Feb. 18, 2010; 1:15 a.m. Pacific Time
For those of you who last used the word "quad" to describe that dorm you went to in college where you got totally wasted, it's time to update your vocabulary.
Calvin Cohen, M.D., unveiled new 24-week data on Wednesday from an intriguing pair of phase 2 trials. One of them pits the current U.S. standard of care in initial antiretroviral therapy, efavirenz/tenofovir/emtricitabine (Atripla), against a fixed-dose combination drug in development known as the "quad" tablet, which is comprised of tenofovir/emtricitabine (Truvada), the investigational integrase inhibitor elvitegravir and a novel booster drug in development, GS 9350. The other looks at GS 9350 itself -- specifically, how well it holds up against ritonavir (Norvir) as a pharmacokinetic booster when either is administered alongside atazanavir (Reyataz) and tenofovir/emtricitabine.
We'll follow up with more data soon, but in a nutshell, there were two key takeaways from these studies:
Much has been made, in parsing the results of earlier studies involving GS 9350, about the potential for the drug to negatively impact serum creatinine levels, which raised fears about the potential for renal issues with the drug. In response to those concerns, Dr. Cohen devoted four of his 18 slides to a discussion of GS 9350's impact on creatinine, all of which appear to support his conclusion that the drug is no worse on the kidneys than cimetidine, an over-the-counter acid blocker known by the brand name Tagamet.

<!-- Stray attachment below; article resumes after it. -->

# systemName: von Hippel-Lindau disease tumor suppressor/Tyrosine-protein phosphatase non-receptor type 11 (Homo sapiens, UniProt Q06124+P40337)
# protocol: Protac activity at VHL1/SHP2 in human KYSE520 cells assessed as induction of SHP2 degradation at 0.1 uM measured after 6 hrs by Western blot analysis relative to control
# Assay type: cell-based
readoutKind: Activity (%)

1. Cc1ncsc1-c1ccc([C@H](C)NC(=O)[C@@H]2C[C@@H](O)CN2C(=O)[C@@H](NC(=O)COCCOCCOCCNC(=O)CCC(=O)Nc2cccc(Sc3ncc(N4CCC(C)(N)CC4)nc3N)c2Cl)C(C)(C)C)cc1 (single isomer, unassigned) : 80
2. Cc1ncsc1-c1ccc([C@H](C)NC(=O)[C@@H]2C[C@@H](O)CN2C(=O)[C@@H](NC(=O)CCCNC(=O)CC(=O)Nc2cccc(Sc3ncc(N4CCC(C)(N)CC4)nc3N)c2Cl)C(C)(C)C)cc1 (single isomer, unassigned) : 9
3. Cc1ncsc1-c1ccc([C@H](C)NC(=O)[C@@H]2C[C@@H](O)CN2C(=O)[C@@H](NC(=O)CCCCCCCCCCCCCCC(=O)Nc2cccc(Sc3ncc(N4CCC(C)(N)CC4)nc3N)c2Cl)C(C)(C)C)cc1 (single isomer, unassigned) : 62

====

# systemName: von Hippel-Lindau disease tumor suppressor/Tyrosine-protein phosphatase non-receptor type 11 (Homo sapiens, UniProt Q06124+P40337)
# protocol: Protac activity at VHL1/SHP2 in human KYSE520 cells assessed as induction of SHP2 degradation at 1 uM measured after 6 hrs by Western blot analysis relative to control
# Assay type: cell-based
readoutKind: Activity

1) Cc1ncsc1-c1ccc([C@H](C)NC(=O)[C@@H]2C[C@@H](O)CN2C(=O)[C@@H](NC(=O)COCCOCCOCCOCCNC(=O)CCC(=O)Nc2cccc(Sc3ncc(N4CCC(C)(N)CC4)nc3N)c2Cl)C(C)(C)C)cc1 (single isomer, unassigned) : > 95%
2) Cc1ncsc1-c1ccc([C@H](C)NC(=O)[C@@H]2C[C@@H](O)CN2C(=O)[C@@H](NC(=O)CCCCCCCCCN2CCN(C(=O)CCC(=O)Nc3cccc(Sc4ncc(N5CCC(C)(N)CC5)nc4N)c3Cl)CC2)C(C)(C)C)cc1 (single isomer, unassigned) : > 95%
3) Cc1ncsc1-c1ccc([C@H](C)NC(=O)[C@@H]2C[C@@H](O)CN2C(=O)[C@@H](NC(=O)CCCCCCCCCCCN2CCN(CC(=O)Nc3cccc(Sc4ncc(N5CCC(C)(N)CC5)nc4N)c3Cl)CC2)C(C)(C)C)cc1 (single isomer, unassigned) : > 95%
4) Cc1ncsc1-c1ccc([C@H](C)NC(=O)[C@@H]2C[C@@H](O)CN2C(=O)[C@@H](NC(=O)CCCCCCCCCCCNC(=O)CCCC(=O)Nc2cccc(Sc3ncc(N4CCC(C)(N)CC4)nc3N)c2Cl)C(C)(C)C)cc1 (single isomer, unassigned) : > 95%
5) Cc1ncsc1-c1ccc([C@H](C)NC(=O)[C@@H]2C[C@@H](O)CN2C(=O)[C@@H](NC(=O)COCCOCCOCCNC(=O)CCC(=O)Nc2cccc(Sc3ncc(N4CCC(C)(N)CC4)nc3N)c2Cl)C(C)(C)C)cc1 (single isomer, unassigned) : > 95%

Cohen's central assertion was that the modest impact of GS 9350 on serum creatinine (which increased 0.14 mg/dL among quad patients, versus an increase of 0.04 mg/dL among efavirenz/tenofovir/emtricitabine patients -- and notably, the increase among quad patients was not cumulative over time, but rather remained stable through 24 weeks), coupled with what appeared to be no real impact on the actual glomerular filtration rate, indicated that GS 9350's impact on creatinine was an issue of tubular secretion, not drug-related glomerular filtration. Presumably, a phase 3 trial that enrolls many more patients (only 71 were involved in the quad phase 2 study) will flesh this issue out even further if needed.
Based on these results, both the quad pill and GS 9350 will sail through to phase 3 trials. GS 9350 has also been given a graduation present -- a generic name, and a sufficiently hard-to-pronounce one at that: cobicistat (that's koe-bih-SIH-stat).
It's difficult to decide what the bigger story is here. It is certainly exciting and encouraging that the quad pill could potentially provide a viable alternative to efavirenz/tenofovir/emtricitabine for the not-insignificant number of people who currently take the drug because it's convenient but then have to deal with CNS issues that damage their quality of life. But there is also an undeniable allure to the potential for cobicistat to finally break ritonavir's rock-solid hold on the antiretroviral booster market. Judging by the criticism ritonavir has received over its toxicity profile and price level (not to mention the F that ritonavir distributor Abbott Laboratories got last year from the AIDS Treatment Activists Coalition), it appears a large cross-section of the HIV/AIDS clinical and advocacy communities likely agree with that sentiment.